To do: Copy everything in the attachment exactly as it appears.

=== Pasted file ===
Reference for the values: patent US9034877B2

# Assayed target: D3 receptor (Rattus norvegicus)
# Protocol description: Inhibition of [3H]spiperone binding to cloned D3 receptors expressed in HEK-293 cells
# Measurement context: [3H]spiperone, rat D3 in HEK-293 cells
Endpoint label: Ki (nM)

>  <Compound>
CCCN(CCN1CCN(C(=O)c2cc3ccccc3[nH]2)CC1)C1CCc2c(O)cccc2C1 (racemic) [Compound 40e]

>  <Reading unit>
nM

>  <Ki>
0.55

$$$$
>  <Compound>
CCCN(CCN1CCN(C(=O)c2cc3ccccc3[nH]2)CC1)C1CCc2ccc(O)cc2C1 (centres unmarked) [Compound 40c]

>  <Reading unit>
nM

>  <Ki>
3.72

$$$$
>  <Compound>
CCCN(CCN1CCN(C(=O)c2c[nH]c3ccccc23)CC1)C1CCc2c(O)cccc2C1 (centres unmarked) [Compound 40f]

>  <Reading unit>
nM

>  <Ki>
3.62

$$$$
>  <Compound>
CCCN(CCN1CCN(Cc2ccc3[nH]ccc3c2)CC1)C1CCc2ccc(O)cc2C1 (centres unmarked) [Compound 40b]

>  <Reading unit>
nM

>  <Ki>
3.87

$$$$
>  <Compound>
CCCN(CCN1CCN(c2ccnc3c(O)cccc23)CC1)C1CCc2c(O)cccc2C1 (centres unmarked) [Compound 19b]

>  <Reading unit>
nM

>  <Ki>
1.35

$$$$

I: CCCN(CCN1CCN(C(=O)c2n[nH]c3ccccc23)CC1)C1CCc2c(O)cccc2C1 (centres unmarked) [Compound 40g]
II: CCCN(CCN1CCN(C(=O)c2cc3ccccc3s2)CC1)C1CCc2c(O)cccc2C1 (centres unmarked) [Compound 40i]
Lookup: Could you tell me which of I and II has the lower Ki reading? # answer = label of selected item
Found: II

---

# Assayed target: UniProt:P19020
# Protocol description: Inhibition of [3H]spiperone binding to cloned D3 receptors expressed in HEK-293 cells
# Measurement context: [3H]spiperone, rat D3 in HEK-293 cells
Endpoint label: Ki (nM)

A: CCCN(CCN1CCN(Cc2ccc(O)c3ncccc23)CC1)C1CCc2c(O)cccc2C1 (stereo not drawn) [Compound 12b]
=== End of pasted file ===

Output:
Reference for the values: patent US9034877B2

# Assayed target: D3 receptor (Rattus norvegicus)
# Protocol description: Inhibition of [3H]spiperone binding to cloned D3 receptors expressed in HEK-293 cells
# Measurement context: [3H]spiperone, rat D3 in HEK-293 cells
Endpoint label: Ki (nM)

>  <Compound>
CCCN(CCN1CCN(C(=O)c2cc3ccccc3[nH]2)CC1)C1CCc2c(O)cccc2C1 (racemic) [Compound 40e]

>  <Reading unit>
nM

>  <Ki>
0.55

$$$$
>  <Compound>
CCCN(CCN1CCN(C(=O)c2cc3ccccc3[nH]2)CC1)C1CCc2ccc(O)cc2C1 (centres unmarked) [Compound 40c]

>  <Reading unit>
nM

>  <Ki>
3.72

$$$$
>  <Compound>
CCCN(CCN1CCN(C(=O)c2c[nH]c3ccccc23)CC1)C1CCc2c(O)cccc2C1 (centres unmarked) [Compound 40f]

>  <Reading unit>
nM

>  <Ki>
3.62

$$$$
>  <Compound>
CCCN(CCN1CCN(Cc2ccc3[nH]ccc3c2)CC1)C1CCc2ccc(O)cc2C1 (centres unmarked) [Compound 40b]

>  <Reading unit>
nM

>  <Ki>
3.87

$$$$
>  <Compound>
CCCN(CCN1CCN(c2ccnc3c(O)cccc23)CC1)C1CCc2c(O)cccc2C1 (centres unmarked) [Compound 19b]

>  <Reading unit>
nM

>  <Ki>
1.35

$$$$

I: CCCN(CCN1CCN(C(=O)c2n[nH]c3ccccc23)CC1)C1CCc2c(O)cccc2C1 (centres unmarked) [Compound 40g]
II: CCCN(CCN1CCN(C(=O)c2cc3ccccc3s2)CC1)C1CCc2c(O)cccc2C1 (centres unmarked) [Compound 40i]
Lookup: Could you tell me which of I and II has the lower Ki reading? # answer = label of selected item
Found: II

---

# Assayed target: UniProt:P19020
# Protocol description: Inhibition of [3H]spiperone binding to cloned D3 receptors expressed in HEK-293 cells
# Measurement context: [3H]spiperone, rat D3 in HEK-293 cells
Endpoint label: Ki (nM)

A: CCCN(CCN1CCN(Cc2ccc(O)c3ncccc23)CC1)C1CCc2c(O)cccc2C1 (stereo not drawn) [Compound 12b]